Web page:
You'd hear the younger ones screaming during the night, the twelve and thirteen year olds. There was a night watchman who used to patrol the dormitories with an ash plant on his shoulder. You'd see him constantly bringing down that stick onto a boy in a bed with his full force, about five or six times. There were an awful lot of priests and brothers there in my time. The priests were unimpeachable, they beat the boys with complete impunity. No one ever interfered.

Location: Ireland

The Ryan Report I hold fast to the view that there must be no more deals, secret or otherwise done between Religious orders and the Government of Ireland without indepth consultation with people who were abused while in the care of religious orders or the state.

Tuesday, May 10, 2005

Order rejects claim of serious abuse

Patsy McGarry, Religious Affairs Correspondent

Allegations of serious sexual abuse of boys at Daingean reformatory, Co Offaly, which closed in 1973, were strongly rejected yesterday at a hearing of the Child Abuse Commission. So too were suggestions that severe corporal punishment there was abuse.

The hearing was also told that Oblate Brothers at the reformatory had no training and that six of them had nervous breakdowns between 1964 and 1969.

Fr Michael Hughes of the Oblates of Mary Immaculate in Ireland, the congregation which managed St Conleth's reformatory at Daingean, agreed, however, that men under such stress "might snap and become abusive", though he felt they "were [now] being treated very unfairly".

He told the commission's investigation committee that the sexual abuse allegations were "totally and completely denied" by the congregation.

Provincial archivist with the Oblates in Ireland, Fr Hughes alluded to two alleged incidents of such abuse at St Conleth's, one involving a lay person in 1950 and one involving an Oblate Brother in 1967.

Neither was upheld following Garda investigation, and a court hearing in the 1950 case. He said "immoral, impure conduct", strictly forbidden at the reformatory, "was a problem among the boys".

The congregation was "surprised" at the numerous complaints of physical abuse received by the commission. (It has received a total of 322 complaints concerning Daingean and Scoil Mhuire in Lusk, Co Dublin, run by the Oblates until 1984).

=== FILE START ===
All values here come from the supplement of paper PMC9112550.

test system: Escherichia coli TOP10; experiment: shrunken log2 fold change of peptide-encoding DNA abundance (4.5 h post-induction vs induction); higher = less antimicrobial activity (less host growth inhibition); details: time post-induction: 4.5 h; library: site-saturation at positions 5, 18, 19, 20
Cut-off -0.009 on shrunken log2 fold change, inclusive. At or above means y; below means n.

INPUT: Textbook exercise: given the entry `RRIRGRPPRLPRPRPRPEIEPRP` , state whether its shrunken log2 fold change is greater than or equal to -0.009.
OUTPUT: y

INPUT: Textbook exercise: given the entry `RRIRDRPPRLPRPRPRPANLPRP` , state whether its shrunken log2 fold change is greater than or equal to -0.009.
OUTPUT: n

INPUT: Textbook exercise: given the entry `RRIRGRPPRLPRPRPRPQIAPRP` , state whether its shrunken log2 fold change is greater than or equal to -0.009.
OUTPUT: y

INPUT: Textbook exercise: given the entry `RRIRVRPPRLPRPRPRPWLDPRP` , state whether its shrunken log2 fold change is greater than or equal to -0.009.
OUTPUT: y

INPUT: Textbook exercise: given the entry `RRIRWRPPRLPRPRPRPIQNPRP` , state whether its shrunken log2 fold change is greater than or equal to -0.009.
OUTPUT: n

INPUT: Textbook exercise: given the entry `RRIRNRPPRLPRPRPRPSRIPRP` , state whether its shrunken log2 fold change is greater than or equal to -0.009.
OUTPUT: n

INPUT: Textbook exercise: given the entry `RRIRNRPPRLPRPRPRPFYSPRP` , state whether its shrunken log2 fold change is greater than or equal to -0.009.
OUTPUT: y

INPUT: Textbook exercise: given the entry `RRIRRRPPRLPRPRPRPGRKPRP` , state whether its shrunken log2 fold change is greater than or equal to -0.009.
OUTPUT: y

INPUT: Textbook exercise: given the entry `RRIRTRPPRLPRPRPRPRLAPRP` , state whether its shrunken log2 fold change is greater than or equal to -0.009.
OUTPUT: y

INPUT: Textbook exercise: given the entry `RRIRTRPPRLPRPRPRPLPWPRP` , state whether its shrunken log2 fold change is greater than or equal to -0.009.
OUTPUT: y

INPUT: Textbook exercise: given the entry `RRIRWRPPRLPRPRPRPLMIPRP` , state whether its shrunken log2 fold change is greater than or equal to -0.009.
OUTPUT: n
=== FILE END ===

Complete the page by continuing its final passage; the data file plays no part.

Pushed by Mr Justice Seán Ryan, chairman of the commission, as to whether he accepted on behalf of the Oblates that the punishment at Daingean had been abusive, Fr Hughes replied: "I would contend it was done in good faith and that people at the time didn't think it was abusive."

He agreed "the punishment was very, very severe but I feel it would be an injustice to the men of the time to say it was abuse."

Complaints by former residents had been taken "very, very seriously" and each had been replied to individually, but he felt it was for the commission to adjudicate on them. No punishment books - required by law - had survived from Daingean. He didn't know what happened to them.

He was aware of concerns of members of the Kennedy committee, which inspected Daingean in 1968, at the administration of corporal punishment to the boys over the bare buttocks and that the then resident manager there, Fr McGonagle, appeared to accept the value of such punishment as "more humiliating". Fr McGonagle, he said, denied saying he accepted the added value of such humiliation, though he had not denied the boys so punished were naked or had their shirts pulled up.

Fr Hughes accepted as "an honest statement of what was observed" a 1966 report which said corporal punishment at Daingean was "used frequently. When it is used it is very severe and in my opinion cannot in any circumstances be justified."

He disputed complaints that the boys had not been fed properly. He disagreed with an internal Department of Education memo which said there was "shameful neglect" of the boys' education and that they were being made use of as labourers.

He disputed findings by the Kennedy committee that the boys were "dirty and unkempt" and that the showers at Daingean were "rusted and disintegrating" through lack of use, or that toilets were "dirty and unsanitary". He contrasted the Kennedy findings with the "very careful" 1966 report from Dr Lysaght.

He disagreed with Justice Ryan that it seemed "eccentric" to accept the findings of one such report while rejecting that of the other.

© 2005 The Irish Times


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